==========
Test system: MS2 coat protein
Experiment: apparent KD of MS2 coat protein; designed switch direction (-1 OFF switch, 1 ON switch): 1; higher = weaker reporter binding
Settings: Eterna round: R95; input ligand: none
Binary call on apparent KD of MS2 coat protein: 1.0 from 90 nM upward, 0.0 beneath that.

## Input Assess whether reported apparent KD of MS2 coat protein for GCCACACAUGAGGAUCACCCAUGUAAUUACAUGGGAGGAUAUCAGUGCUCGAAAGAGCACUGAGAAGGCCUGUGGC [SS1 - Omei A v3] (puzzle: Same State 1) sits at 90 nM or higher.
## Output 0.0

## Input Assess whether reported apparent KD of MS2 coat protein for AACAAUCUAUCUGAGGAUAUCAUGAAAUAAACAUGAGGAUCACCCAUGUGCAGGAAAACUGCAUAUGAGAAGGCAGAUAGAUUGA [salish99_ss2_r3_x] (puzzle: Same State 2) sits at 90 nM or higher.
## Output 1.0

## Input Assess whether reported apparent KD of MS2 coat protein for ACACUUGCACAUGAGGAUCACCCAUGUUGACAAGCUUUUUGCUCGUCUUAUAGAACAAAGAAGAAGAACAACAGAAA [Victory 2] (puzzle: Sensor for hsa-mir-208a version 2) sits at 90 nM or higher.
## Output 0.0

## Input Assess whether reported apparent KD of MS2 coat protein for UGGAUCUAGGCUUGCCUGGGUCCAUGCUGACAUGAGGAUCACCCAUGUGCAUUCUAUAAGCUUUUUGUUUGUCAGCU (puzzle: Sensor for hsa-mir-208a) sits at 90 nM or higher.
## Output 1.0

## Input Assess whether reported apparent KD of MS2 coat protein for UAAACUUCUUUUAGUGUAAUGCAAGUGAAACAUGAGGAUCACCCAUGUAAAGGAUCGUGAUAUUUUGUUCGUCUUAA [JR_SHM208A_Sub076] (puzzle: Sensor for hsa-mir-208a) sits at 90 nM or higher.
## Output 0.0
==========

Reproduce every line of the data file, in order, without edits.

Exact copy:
Test system: MS2 coat protein
Experiment: apparent KD of MS2 coat protein; designed switch direction (-1 OFF switch, 1 ON switch): 1; higher = weaker reporter binding
Settings: Eterna round: R95; input ligand: none
Binary call on apparent KD of MS2 coat protein: 1.0 from 90 nM upward, 0.0 beneath that.

## Input Assess whether reported apparent KD of MS2 coat protein for GCCACACAUGAGGAUCACCCAUGUAAUUACAUGGGAGGAUAUCAGUGCUCGAAAGAGCACUGAGAAGGCCUGUGGC [SS1 - Omei A v3] (puzzle: Same State 1) sits at 90 nM or higher.
## Output 0.0

## Input Assess whether reported apparent KD of MS2 coat protein for AACAAUCUAUCUGAGGAUAUCAUGAAAUAAACAUGAGGAUCACCCAUGUGCAGGAAAACUGCAUAUGAGAAGGCAGAUAGAUUGA [salish99_ss2_r3_x] (puzzle: Same State 2) sits at 90 nM or higher.
## Output 1.0

## Input Assess whether reported apparent KD of MS2 coat protein for ACACUUGCACAUGAGGAUCACCCAUGUUGACAAGCUUUUUGCUCGUCUUAUAGAACAAAGAAGAAGAACAACAGAAA [Victory 2] (puzzle: Sensor for hsa-mir-208a version 2) sits at 90 nM or higher.
## Output 0.0

## Input Assess whether reported apparent KD of MS2 coat protein for UGGAUCUAGGCUUGCCUGGGUCCAUGCUGACAUGAGGAUCACCCAUGUGCAUUCUAUAAGCUUUUUGUUUGUCAGCU (puzzle: Sensor for hsa-mir-208a) sits at 90 nM or higher.
## Output 1.0

## Input Assess whether reported apparent KD of MS2 coat protein for UAAACUUCUUUUAGUGUAAUGCAAGUGAAACAUGAGGAUCACCCAUGUAAAGGAUCGUGAUAUUUUGUUCGUCUUAA [JR_SHM208A_Sub076] (puzzle: Sensor for hsa-mir-208a) sits at 90 nM or higher.
## Output 0.0